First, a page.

On March 22, 2016, the United States Supreme Court, in its widely anticipated decision Tyson Foods, Inc. v. Bouaphakeo, et al., No. 14-1146, ruled 6-2 that statistical evidence and representative sampling could be used by plaintiffs in a class action to establish liability under certain circumstances.
Justice Kennedy, writing for the Court, affirmed the Eighth Circuit's affirmance of the district court's certification and maintenance of a Fair Labor Standards Act ("FLSA") collective action and a Rule 23(b)(3) class based on the use of statistical evidence and representative sampling where such evidence could have supported a reasonable jury finding as to hours worked in each individual plaintiff's action.
In Tyson Foods, defendant Tyson Foods appealed following a jury trial in which a class of employees received $2.9 million in compensatory damages from their employer for the employer's failure to pay statutorily mandated overtime pay for time spent donning and doffing protective equipment. Specifically, these employees worked in the kill, cut, and retrim departments at Tyson Foods' pork processing plant. The employees' work requires that the employees wear certain protective gear, although the precise composition of the gear depends on the specific tasks an employee performs on a given day. Tyson Foods compensated the employees only for time spent at their workstations, not for the time required to put on and take off their protective gear. And, Tyson Foods did not keep records of the amount of time it took the employees to don and doff the protective gear. At trial, the plaintiffs presented representative evidence and a study performed by a labor relations expert who analyzed how long various donning and doffing activities took. After a jury verdict for the employees, Tyson Foods argued that, due to variation between class members in donning and doffing time, the classes should not have been certified. When the Eight Circuit affirmed the district court's judgment and the award, Tyson Foods appealed again and the Court granted certiorari.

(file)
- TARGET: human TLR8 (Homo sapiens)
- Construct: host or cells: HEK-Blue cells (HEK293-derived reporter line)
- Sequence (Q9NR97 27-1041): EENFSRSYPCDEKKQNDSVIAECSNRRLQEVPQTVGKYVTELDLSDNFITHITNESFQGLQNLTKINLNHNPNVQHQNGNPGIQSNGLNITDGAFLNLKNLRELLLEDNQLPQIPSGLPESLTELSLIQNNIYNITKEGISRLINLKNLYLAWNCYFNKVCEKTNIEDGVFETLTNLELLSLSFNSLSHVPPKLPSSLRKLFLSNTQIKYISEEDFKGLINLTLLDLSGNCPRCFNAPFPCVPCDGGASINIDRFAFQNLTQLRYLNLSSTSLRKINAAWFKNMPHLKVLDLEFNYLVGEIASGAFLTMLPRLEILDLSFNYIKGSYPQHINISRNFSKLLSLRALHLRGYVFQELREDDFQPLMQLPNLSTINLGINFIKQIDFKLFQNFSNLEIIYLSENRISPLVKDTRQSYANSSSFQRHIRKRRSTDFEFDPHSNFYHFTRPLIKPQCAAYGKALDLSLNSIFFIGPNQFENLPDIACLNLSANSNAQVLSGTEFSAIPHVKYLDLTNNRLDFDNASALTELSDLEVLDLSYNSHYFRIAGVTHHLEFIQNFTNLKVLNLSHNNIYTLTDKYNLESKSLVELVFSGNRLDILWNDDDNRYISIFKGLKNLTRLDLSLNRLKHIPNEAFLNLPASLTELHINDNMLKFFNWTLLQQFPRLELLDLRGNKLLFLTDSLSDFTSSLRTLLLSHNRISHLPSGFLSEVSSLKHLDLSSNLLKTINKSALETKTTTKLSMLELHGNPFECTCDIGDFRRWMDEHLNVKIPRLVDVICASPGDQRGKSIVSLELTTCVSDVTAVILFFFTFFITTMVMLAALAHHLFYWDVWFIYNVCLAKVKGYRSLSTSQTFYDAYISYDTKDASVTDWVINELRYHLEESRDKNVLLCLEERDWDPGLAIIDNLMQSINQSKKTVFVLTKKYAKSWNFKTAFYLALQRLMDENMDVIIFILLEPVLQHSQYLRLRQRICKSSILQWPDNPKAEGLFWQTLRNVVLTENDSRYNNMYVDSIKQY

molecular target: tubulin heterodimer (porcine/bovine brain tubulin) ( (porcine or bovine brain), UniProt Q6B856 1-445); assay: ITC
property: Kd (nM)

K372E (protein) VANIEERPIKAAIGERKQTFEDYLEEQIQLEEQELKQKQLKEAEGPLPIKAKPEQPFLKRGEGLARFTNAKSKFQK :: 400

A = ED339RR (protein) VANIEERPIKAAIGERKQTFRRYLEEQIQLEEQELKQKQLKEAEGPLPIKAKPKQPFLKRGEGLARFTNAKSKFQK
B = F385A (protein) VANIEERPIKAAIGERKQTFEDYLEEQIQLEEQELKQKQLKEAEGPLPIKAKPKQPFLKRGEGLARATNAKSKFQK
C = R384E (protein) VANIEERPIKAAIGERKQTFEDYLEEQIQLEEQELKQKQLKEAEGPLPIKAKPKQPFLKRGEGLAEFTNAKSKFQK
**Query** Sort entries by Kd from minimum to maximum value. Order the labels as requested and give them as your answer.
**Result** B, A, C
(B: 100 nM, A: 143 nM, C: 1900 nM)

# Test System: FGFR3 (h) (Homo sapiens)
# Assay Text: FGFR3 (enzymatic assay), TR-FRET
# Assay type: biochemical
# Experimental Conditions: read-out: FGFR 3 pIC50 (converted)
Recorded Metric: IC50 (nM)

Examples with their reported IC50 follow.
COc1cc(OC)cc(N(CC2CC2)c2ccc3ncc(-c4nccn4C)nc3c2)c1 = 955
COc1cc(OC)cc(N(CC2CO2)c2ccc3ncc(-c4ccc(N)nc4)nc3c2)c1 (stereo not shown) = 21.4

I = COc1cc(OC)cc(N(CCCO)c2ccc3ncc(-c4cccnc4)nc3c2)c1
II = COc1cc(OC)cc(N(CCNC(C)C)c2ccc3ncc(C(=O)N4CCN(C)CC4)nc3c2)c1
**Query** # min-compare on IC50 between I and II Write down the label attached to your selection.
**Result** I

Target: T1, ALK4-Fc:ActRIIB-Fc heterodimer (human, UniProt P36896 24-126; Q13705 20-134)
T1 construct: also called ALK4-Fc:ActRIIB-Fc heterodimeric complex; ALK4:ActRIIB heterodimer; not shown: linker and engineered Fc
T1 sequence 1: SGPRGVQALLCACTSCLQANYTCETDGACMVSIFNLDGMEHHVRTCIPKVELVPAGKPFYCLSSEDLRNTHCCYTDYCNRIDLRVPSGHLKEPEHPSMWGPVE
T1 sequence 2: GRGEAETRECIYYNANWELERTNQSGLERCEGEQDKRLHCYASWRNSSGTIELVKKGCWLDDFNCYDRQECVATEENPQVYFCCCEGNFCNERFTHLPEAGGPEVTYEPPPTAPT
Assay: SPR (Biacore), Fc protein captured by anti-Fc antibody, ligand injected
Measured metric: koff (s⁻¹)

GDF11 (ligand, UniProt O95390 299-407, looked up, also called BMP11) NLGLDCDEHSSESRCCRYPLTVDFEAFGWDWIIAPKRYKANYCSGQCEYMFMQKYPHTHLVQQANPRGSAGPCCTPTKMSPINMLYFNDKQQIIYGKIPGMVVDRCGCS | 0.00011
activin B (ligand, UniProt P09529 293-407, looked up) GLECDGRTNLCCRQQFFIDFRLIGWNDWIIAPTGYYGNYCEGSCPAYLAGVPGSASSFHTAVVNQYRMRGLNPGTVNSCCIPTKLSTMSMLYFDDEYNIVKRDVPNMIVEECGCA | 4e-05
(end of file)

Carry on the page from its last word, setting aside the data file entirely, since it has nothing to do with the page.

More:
The Court's decision is significant in several respects.
First, the Court declined to "establish general rules governing the use of statistical evidence, or so-called representative evidence, in all class action cases," but rather noted that "[w]hether and when statistical evidence can be used to establish classwide liability will depend on the purposes for which the evidence is being introduced and on the elements of the underlying claim." The Court found that, at times, a representative sample is the only practicable means to collect and present relevant data establishing a defendants' liability and, where representative evidence would be relevant to prove a plaintiff's individual claim, that evidence should not be deemed improper merely because the claim is on behalf of a class.
Applying Anderson v. Mt. Clemens, 328 U.S. 680 (1946), which was an early FLSA case, to reason that the representative sample was permissible "to fill an evidentiary gap created by the employer's failure to keep adequate records," the Court found the sample a permissible means of establishing the employees' hours worked in a class action.
The Court also found that reliance on the study did not deprive Tyson Foods of its ability to litigate individual defenses. Since records did not exist to contradict the study, Tyson Food's primary defense was to show that the study was unrepresentative or inaccurate. The Court found that because that defense was common to the claims made by all class members, Tyson Foods' failure of proof would not have caused individual questions to overwhelm questions common to the class.
Notably, the Court criticized Tyson Foods for not raising a challenge to the plaintiffs' experts' methodology under Daubert and therefore concluded there was no basis to find it was legal error to admit that evidence at trial.